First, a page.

Robert Aldrich favors the classical presentation of angry cynical characters given to violence and grotesquery, which means he's often "tasteless" and discomfitting.

Film

Farther Than You Think: Mapping the Noir Terrain

Rope of Sand, Dark City, and Union Station each extend the shadowy reach of film noir.

Film

Ambiguously Yours: The Late Works of the Late Otto Preminger

Hurry Sundown, Skidoo, and Such Good Friends welcome you to a world of crowded frames and uncertain tones.

Television

The Adventures of Two Boys and an Elephant

At its best, Maya serves as a window into an era of kids' adventure series with unusually authentic production values and undercurrents of thoughtful attention to cultural differences.

Film

Films for Fans of Visionary Directors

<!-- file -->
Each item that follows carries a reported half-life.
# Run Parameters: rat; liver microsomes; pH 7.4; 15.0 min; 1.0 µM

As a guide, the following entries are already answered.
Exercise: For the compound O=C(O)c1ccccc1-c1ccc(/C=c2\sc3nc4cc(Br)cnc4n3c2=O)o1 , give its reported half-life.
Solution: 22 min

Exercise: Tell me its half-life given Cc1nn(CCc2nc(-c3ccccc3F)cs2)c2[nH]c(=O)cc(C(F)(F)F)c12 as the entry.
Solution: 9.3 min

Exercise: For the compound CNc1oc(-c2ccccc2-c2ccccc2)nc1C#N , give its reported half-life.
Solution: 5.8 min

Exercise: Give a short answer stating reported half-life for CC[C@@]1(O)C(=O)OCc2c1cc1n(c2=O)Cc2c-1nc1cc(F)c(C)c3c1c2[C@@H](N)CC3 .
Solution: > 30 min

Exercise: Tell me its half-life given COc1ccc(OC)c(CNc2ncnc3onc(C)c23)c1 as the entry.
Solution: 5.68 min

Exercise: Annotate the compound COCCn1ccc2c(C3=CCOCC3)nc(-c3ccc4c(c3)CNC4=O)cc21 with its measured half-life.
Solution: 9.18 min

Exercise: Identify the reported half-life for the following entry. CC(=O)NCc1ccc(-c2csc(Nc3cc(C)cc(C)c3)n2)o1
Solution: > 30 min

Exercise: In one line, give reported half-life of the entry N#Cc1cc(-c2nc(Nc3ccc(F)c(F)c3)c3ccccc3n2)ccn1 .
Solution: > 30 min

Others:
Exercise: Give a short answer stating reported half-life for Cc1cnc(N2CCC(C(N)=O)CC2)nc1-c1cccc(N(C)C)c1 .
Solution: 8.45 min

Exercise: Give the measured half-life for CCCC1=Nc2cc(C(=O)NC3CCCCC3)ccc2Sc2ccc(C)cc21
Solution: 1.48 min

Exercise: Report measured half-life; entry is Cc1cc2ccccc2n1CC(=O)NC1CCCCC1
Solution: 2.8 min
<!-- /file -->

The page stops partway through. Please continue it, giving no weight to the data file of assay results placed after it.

In film, "visionary" has become a marketing adjective, like "iconic". Here, on the matter of visionary directors, we separate the claret from the beaujolais, if you will.

Film

From Love to Decline: Giving Evelyn Waugh a Sixties Spin

The Loved One gives viewers that "sick kick", and Decline and Fall of a Bird Watcher perfectly captures Waugh's tone of cruel, facetious, and lunatic whimsies.

Television

Watching 'Search' Is Like Carrying the Internet Around in Your Head

When you pay for Probe's services, you're not only getting the agent of the week but also a passel of experts with their tiny cameras, microphones, and zirconium-shelled "audio implants".

Film

60 Nights at the Movies: The Sequel

The success of Canon Fodder's "50 Nights at the Movies -- at Home!" Requires a bigger and better sequel. Or at least, a longer one. Might want to make some popcorn before sitting down for this one.

Books

Around the World in 40 Books: From the Dog's POV to the Novel-as-Peyote

My ramblings about reading are so valued that I'm now a big star in Tanzania. On my recent whirlwind tour I was mobbed at the airport and carried about on people's shoulders.

Film

50 Nights at the Movies -- at Home!

Who needs Netflix and its fees? Make a list of movies and take it to the nearest public library.

Film